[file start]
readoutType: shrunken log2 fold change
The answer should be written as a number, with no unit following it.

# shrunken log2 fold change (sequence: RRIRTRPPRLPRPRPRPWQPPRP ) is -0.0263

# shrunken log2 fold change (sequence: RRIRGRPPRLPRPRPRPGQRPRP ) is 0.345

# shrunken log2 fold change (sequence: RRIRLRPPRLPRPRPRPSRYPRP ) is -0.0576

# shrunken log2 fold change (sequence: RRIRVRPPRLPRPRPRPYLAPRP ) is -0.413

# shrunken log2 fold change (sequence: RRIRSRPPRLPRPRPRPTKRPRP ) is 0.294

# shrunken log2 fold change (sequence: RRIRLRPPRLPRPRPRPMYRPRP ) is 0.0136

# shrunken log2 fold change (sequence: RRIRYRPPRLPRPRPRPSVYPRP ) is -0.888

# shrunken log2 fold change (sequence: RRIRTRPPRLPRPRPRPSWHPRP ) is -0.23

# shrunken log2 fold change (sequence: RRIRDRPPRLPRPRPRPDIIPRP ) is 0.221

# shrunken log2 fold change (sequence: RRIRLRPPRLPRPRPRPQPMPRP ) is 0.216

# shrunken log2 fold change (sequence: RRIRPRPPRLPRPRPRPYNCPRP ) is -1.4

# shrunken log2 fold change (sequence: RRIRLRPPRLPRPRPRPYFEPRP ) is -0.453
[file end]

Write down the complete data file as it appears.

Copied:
readoutType: shrunken log2 fold change
The answer should be written as a number, with no unit following it.

# shrunken log2 fold change (sequence: RRIRTRPPRLPRPRPRPWQPPRP ) is -0.0263

# shrunken log2 fold change (sequence: RRIRGRPPRLPRPRPRPGQRPRP ) is 0.345

# shrunken log2 fold change (sequence: RRIRLRPPRLPRPRPRPSRYPRP ) is -0.0576

# shrunken log2 fold change (sequence: RRIRVRPPRLPRPRPRPYLAPRP ) is -0.413

# shrunken log2 fold change (sequence: RRIRSRPPRLPRPRPRPTKRPRP ) is 0.294

# shrunken log2 fold change (sequence: RRIRLRPPRLPRPRPRPMYRPRP ) is 0.0136

# shrunken log2 fold change (sequence: RRIRYRPPRLPRPRPRPSVYPRP ) is -0.888

# shrunken log2 fold change (sequence: RRIRTRPPRLPRPRPRPSWHPRP ) is -0.23

# shrunken log2 fold change (sequence: RRIRDRPPRLPRPRPRPDIIPRP ) is 0.221

# shrunken log2 fold change (sequence: RRIRLRPPRLPRPRPRPQPMPRP ) is 0.216

# shrunken log2 fold change (sequence: RRIRPRPPRLPRPRPRPYNCPRP ) is -1.4

# shrunken log2 fold change (sequence: RRIRLRPPRLPRPRPRPYFEPRP ) is -0.453